My first experience with an advisor wasn’t good. In early 2007, I was an academic preoccupied with geopolitics, with little knowledge of the markets and even less of the vehicles people like me—the most retail of retail clients—would use to access them.
I walked into my branch and told the teller I wanted to invest $1,000. He herded me to a waiting area and, eventually, I got an appointment with the resident advisor.
She did a terrible job.
We discussed risk for a few minutes. I explained I’m normally conservative with my finances, but on a whim I felt bold, excited by the prospect of making money with no effort. I put it all in a U.S. equity fund.
When it tanked, I panicked and ran for the exit.
I didn’t know the fund’s fee structure, but that soon changed. It had a DSC schedule, and I got clobbered. I’m sure the hefty stack of documents I received at the outset explained fees in excruciating detail. But who reads fine print?
While I’m not blameless, that advisor gets an F (even by pre-CRM2 standards). But if you think I want a ban on embedded commissions and DSCs, you’re mistaken.
In a free society, regulators have no business nudging consumers this way or that. Their job is to enable people to make informed choices.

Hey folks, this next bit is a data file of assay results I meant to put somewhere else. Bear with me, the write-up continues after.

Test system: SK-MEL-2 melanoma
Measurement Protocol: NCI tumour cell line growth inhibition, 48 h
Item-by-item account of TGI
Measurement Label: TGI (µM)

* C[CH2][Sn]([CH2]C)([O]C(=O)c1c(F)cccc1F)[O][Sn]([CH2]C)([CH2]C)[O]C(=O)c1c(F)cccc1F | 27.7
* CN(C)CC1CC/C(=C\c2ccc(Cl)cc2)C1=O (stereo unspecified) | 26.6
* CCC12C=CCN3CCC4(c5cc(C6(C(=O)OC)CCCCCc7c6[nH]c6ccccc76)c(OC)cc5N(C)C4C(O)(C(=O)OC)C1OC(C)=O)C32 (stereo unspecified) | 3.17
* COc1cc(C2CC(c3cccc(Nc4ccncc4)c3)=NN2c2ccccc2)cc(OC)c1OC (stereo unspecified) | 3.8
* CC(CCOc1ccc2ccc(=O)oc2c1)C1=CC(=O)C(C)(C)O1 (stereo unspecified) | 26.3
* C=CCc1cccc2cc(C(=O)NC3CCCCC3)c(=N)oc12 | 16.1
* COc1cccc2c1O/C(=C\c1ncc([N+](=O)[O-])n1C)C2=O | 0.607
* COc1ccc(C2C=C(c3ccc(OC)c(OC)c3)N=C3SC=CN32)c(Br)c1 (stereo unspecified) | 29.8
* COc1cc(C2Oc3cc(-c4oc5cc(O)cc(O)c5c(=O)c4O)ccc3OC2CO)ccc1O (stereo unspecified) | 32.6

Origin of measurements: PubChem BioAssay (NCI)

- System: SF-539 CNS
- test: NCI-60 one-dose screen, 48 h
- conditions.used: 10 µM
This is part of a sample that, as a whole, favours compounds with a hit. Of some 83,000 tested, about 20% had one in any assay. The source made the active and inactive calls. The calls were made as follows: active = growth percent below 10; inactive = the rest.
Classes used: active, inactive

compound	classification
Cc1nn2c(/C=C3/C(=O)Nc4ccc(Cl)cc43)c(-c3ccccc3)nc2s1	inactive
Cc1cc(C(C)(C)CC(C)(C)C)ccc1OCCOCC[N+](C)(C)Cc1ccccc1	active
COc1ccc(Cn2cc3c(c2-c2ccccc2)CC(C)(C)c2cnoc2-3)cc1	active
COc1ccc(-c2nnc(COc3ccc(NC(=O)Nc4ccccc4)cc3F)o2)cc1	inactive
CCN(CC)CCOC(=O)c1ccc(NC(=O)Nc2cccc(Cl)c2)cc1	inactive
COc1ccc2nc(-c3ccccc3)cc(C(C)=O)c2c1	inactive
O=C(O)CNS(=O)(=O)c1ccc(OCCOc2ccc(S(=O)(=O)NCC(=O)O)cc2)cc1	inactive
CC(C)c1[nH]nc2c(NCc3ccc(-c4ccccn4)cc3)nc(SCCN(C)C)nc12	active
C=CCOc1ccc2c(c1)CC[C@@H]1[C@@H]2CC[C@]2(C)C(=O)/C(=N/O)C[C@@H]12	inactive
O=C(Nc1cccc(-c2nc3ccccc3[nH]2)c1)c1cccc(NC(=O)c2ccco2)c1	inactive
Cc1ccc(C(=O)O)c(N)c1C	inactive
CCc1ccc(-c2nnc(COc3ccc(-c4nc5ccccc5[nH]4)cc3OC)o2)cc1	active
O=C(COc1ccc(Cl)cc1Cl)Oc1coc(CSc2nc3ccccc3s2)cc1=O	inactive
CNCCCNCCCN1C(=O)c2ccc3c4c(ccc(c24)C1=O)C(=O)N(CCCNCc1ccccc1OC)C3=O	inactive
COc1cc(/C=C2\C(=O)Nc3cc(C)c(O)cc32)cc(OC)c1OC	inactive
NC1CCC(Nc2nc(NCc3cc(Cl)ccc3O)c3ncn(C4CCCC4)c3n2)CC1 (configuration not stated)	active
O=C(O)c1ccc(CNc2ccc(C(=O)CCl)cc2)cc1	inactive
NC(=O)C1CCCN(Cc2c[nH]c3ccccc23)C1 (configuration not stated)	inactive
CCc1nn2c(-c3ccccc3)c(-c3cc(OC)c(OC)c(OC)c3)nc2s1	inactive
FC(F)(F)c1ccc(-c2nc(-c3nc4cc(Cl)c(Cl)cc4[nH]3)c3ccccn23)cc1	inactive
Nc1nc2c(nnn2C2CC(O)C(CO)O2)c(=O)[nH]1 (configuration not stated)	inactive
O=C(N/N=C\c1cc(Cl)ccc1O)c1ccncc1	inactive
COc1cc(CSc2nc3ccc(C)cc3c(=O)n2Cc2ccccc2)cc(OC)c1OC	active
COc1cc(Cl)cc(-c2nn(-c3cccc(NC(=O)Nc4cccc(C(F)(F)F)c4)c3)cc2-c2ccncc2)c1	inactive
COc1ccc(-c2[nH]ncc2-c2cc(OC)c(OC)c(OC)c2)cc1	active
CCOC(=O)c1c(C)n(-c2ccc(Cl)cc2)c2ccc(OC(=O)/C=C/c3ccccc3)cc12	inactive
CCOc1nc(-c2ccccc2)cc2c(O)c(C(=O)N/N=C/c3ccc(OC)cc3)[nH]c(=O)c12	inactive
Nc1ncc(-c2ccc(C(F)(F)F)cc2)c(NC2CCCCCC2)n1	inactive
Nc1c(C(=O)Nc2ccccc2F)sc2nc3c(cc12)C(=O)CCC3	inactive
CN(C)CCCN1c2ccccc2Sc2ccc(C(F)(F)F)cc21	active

Take someone who has $70,000 to invest, and has neither the time nor inclination to figure out which robo-portfolio suits him. Fee-based is out of reach, so commission structures are what give him access to advice.
And with CRM2, he’ll know how much he’s paying, how his advisor’s paid, what services are provided, and what his costs will be if he bails. If commissions—which usually cover ongoing services beyond asset allocation—are as offensive to him as some industry observers opine they should be, let that be his motivation to learn how to DIY.
Regulators are due to revisit the issue of embedded commissions early next year, but their efforts are better directed elsewhere. More important than how advisors are paid is what clients are paying for. Recent research suggests it may not be what they think.
By now, you’ve become familiar with active share. The metric shows how far a fund manager’s holdings deviate from the benchmark. The researchers who devised it found most managers who claim to be active are actually closet indexers, which means they charge active-level fees for what is little more than an index product.
Regulators shouldn’t dictate who charges what for which product. But, it’s completely appropriate for them to require that manufacturers add active share scores to Fund Facts. Devising a comparable measure for active bond funds should be a longer-term goal.
Active share won’t tell clients how a fund will perform, but it will warn them about managers who charge more than they’re worth.
Maybe a little sunlight will spur more managers to live up to their billing.
Jessica Bruno is a Toronto-based financial writer.